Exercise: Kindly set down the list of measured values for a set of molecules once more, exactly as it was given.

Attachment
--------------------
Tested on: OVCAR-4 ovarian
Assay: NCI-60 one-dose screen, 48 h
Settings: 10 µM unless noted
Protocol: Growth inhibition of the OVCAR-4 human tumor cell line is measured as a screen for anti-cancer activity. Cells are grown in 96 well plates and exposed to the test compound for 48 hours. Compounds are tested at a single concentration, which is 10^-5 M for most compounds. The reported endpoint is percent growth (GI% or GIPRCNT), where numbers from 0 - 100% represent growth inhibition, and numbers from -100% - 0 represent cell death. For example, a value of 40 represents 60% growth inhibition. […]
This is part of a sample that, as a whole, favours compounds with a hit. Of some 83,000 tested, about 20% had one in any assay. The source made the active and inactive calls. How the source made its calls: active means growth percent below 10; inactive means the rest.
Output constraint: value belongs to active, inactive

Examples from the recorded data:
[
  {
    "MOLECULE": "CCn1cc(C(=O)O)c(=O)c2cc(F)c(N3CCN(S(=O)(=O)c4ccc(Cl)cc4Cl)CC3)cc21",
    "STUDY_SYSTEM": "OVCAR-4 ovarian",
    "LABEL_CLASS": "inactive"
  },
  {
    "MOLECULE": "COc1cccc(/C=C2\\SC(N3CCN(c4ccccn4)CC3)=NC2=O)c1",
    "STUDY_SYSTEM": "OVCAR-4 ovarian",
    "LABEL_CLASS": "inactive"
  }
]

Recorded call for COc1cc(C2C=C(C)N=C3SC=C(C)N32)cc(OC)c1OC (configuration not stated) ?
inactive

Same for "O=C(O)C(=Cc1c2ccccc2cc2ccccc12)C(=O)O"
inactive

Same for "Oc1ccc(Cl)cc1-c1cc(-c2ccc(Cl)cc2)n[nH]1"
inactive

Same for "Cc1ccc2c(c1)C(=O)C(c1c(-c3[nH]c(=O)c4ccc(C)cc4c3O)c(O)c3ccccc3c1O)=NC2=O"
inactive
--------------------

Tested on: OVCAR-4 ovarian
Assay: NCI-60 one-dose screen, 48 h
Settings: 10 µM unless noted
Protocol: Growth inhibition of the OVCAR-4 human tumor cell line is measured as a screen for anti-cancer activity. Cells are grown in 96 well plates and exposed to the test compound for 48 hours. Compounds are tested at a single concentration, which is 10^-5 M for most compounds. The reported endpoint is percent growth (GI% or GIPRCNT), where numbers from 0 - 100% represent growth inhibition, and numbers from -100% - 0 represent cell death. For example, a value of 40 represents 60% growth inhibition. […]
This is part of a sample that, as a whole, favours compounds with a hit. Of some 83,000 tested, about 20% had one in any assay. The source made the active and inactive calls. How the source made its calls: active means growth percent below 10; inactive means the rest.
Output constraint: value belongs to active, inactive

Examples from the recorded data:
[
  {
    "MOLECULE": "CCn1cc(C(=O)O)c(=O)c2cc(F)c(N3CCN(S(=O)(=O)c4ccc(Cl)cc4Cl)CC3)cc21",
    "STUDY_SYSTEM": "OVCAR-4 ovarian",
    "LABEL_CLASS": "inactive"
  },
  {
    "MOLECULE": "COc1cccc(/C=C2\\SC(N3CCN(c4ccccn4)CC3)=NC2=O)c1",
    "STUDY_SYSTEM": "OVCAR-4 ovarian",
    "LABEL_CLASS": "inactive"
  }
]

Recorded call for COc1cc(C2C=C(C)N=C3SC=C(C)N32)cc(OC)c1OC (configuration not stated) ?
inactive

Same for "O=C(O)C(=Cc1c2ccccc2cc2ccccc12)C(=O)O"
inactive

Same for "Oc1ccc(Cl)cc1-c1cc(-c2ccc(Cl)cc2)n[nH]1"
inactive

Same for "Cc1ccc2c(c1)C(=O)C(c1c(-c3[nH]c(=O)c4ccc(C)cc4c3O)c(O)c3ccccc3c1O)=NC2=O"
inactive